“When you return to your home, make sure you inspect your clothing, skin and head for ticks” commented John Russell, President of Action Termite and Pest Control. “Be sure to wash clothes immediately after exposing yourself to areas that are tick friendly.”
Deer Tick Treatment Procedures:
This is done by treating the entire yard. If ticks are inside the home a General C&C treatment to the entire home inside and out will eliminate the problem.
Deer Tick Treatment Preparation:
a. Prior to doing the yard treatment everything needs to be picked up off of the lawn. Then the lawn needs to be cut the day before the treatment. If rain is in the forecast for that day, we must reschedule the appointment.
b. The customer must stay off of lawn until it dries.
c. For year round control the yard should be treated 4 times per year.
d. If Raining Action will use Talstar Granular if it doesn’t rain & they use granular the customer must spray yard with water. Before either treatment customers must cut their lawn.
e. After treatment customers must stay off until lawn is dry.
Guarantee: 60 Days for Interior Only
Blacklegged Tick or Deer Tick – from the National Pest Management Association (NPMA)
The blacklegged tick (Ixodes scapularis), also called a deer tick or Lyme tick, is named for its dark legs; the body is pale in color. They live in grass and shrubs and adults feed primarily on the blood of white-tailed deer. Blacklegged ticks live for two years and have three feeding stages: larva, nymph, and adult. Tick eggs are laid in the spring and hatch as larvae in the summer. Larvae can feed on mice and other small animals including birds into the summer and early fall. When a young tick feeds on an infected animal, the tick may also take in bacteria into its body with the blood meal, and it can then remain infected for the rest of its life. After this initial feeding, the larvae become inactive as they molt into nymphs. The following spring, nymphs seek blood meals in order to fuel their development into adults. When the tick feeds again, it can transmit any bacteria it contains to its new host. Usually the new host is another small rodent, but sometimes it may be a human. Although adult ticks often feed on deer, these animals do not become infected. Deer are nevertheless important in transporting ticks and maintaining tick populations in most areas. Visit the NPMA site at http://npmapestworld.org/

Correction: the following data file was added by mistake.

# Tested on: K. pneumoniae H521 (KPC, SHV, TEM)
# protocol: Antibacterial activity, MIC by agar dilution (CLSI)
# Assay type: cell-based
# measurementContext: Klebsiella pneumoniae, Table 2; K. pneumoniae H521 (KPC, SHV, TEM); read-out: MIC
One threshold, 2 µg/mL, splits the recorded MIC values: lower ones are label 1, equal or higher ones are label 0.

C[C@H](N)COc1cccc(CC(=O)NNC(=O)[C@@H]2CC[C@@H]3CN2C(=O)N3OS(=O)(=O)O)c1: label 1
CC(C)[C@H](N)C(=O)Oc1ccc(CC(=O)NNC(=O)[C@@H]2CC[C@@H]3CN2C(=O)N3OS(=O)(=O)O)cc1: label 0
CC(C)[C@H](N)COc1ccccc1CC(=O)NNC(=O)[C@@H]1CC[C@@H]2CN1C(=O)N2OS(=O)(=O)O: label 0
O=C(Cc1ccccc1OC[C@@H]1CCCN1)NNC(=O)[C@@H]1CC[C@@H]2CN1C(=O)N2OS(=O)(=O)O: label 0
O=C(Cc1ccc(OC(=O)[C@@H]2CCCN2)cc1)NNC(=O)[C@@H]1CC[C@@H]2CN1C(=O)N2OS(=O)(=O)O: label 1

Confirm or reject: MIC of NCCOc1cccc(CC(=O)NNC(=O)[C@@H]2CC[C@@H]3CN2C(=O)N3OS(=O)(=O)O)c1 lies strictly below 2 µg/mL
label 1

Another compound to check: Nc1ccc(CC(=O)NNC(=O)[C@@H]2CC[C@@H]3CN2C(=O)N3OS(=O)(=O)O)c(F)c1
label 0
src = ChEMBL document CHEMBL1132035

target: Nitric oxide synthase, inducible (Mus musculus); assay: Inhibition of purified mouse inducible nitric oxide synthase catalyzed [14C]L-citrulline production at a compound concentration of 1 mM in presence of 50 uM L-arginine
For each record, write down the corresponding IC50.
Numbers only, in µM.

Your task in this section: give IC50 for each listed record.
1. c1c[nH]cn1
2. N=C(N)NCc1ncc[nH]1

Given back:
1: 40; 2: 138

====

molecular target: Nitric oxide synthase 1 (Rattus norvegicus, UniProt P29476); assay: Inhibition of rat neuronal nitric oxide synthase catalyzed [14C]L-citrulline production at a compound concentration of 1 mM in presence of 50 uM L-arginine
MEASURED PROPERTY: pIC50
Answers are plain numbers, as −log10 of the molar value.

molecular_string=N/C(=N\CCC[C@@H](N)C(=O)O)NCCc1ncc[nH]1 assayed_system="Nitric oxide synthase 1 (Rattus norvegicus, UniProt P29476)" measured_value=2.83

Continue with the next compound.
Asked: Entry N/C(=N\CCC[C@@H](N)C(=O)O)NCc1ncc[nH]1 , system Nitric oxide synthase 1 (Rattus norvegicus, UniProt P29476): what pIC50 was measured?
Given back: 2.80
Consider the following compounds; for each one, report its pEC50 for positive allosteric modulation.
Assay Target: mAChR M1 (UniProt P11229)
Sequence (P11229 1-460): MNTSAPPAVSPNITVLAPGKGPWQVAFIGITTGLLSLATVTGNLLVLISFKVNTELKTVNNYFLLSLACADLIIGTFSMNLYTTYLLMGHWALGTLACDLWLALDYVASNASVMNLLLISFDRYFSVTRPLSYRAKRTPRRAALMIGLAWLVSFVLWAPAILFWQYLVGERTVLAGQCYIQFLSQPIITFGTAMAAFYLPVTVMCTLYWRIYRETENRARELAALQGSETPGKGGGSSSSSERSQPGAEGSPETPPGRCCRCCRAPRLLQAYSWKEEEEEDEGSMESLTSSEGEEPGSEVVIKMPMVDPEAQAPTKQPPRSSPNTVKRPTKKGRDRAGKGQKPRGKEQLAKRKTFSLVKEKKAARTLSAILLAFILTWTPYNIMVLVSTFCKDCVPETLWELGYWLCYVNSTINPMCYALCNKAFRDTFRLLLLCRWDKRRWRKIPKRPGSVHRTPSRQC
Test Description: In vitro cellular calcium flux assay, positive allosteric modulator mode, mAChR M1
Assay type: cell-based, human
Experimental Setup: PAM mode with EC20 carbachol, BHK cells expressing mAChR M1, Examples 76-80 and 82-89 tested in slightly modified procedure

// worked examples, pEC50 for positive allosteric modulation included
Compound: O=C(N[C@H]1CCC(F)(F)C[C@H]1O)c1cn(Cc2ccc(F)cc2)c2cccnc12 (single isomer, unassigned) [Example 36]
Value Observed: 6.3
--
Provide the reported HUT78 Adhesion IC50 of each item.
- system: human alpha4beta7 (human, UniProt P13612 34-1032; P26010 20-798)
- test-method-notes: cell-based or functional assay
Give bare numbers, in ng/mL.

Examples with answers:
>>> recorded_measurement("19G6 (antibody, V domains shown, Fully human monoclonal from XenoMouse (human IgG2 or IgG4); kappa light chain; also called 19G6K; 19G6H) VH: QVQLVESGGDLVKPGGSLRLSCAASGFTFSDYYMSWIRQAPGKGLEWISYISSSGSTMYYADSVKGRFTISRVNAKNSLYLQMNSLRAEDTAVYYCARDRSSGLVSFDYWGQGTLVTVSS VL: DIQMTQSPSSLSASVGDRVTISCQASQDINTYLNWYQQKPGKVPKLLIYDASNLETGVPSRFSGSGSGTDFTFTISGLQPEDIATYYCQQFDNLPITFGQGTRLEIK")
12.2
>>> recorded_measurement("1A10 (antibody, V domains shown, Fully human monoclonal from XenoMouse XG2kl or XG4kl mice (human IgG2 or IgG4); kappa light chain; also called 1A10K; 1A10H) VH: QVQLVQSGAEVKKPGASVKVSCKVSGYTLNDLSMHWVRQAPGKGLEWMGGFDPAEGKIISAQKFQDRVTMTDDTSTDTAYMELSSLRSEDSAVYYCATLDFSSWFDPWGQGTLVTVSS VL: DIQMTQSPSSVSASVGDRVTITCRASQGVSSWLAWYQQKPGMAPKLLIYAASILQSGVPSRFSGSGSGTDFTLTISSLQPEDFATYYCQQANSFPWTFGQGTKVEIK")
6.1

WHAT IS LYME DISEASE?
One of the early symptoms of Lyme disease includes an Erythema migrans (EM) rash (pictured) – which can expand to up to 12 inches wide and often looks like a ‘bull’s-eye’
Lyme disease is caused by a bacteria that is transmitted to humans through the bite of infected black-legged ticks.
The most common symptoms of the disease are fever, headache, fatigue and a skin rash called erythema migrans.
The disease can typically be treated by several weeks of oral anitibiotics.
But if left untreated, the infection can spread to the joints, heart and nervous symptoms.
Lyme disease is diagnosed through the symptoms, physical findings – such as rash – and the lieklihood of exposure to infected ticks.
To prevent Lyme disease, it is recommended that people use insect repellent, remove ticks promptly, apply pesticides and reduce tick habitat.
WHAT HAPPENS WHEN YOU ARE INFECTED?
During the first three to 30 days of infection, these symptoms may occur:
- Muscle and joint aches
- Swollen lymph nodes
- Erythema migrans (EM) rash
The rash occurs in approximately 80 per cent of infected people.
It can expand to up to 12 inches (30 cm), eventually clearing and giving off the appearance of a target or a ‘bull’s-eye’.
Later symptoms of Lyme disease include:
- Severe headaches and neck stiffness
- Additional EM rashes
- Arthritis with joint pain and swelling
- Facial or Bell’s Palsy
- Heart palpitations
- Problems with short-term memory
- Nerve pain
Some of the later symptoms of Lyme disease include Facial palsy (pictured left), which is the loss of muscle tone or droop on one or both sides of the face. Another symptom is a swollen knee (pictured right)